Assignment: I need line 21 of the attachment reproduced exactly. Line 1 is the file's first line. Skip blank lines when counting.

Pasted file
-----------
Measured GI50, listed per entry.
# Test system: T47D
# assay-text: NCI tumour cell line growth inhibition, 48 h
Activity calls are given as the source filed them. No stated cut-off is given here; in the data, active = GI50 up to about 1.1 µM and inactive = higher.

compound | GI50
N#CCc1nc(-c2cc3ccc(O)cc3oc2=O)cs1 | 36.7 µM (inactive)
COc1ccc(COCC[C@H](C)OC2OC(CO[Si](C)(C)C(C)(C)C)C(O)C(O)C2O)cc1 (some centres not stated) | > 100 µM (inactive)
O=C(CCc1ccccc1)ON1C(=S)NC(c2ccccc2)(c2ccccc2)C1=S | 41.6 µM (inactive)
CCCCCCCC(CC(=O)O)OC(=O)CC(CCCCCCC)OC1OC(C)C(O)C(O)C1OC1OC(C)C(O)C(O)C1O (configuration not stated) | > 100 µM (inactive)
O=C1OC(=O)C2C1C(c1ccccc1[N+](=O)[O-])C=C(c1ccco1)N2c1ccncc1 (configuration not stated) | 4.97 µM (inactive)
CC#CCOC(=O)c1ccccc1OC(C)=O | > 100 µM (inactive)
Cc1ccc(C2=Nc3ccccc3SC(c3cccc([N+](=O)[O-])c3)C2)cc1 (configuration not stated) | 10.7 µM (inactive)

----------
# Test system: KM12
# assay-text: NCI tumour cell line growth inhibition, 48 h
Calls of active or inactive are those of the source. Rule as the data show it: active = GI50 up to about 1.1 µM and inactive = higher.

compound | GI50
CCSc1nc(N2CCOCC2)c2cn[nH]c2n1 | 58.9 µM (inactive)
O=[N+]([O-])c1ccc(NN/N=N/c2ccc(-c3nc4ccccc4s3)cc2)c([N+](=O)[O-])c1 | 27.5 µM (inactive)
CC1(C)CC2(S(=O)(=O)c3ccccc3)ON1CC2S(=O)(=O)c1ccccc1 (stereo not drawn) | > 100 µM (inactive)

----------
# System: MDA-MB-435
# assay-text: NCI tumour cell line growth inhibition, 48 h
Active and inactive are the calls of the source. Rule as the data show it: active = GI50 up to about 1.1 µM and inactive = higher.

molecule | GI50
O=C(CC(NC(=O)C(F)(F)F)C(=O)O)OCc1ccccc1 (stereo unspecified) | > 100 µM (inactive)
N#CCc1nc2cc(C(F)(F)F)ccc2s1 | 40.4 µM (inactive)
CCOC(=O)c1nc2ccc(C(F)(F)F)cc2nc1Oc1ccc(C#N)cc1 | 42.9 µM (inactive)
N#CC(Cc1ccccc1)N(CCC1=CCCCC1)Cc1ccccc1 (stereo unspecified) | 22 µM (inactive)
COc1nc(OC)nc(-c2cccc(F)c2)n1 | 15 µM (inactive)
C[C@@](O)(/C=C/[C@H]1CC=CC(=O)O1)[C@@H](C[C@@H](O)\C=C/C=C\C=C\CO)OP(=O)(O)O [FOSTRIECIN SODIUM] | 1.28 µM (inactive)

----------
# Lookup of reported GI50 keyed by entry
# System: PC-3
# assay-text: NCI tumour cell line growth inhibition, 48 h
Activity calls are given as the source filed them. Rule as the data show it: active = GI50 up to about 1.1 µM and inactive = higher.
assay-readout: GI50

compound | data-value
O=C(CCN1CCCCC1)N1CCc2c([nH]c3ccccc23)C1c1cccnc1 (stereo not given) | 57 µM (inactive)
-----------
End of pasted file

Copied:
----------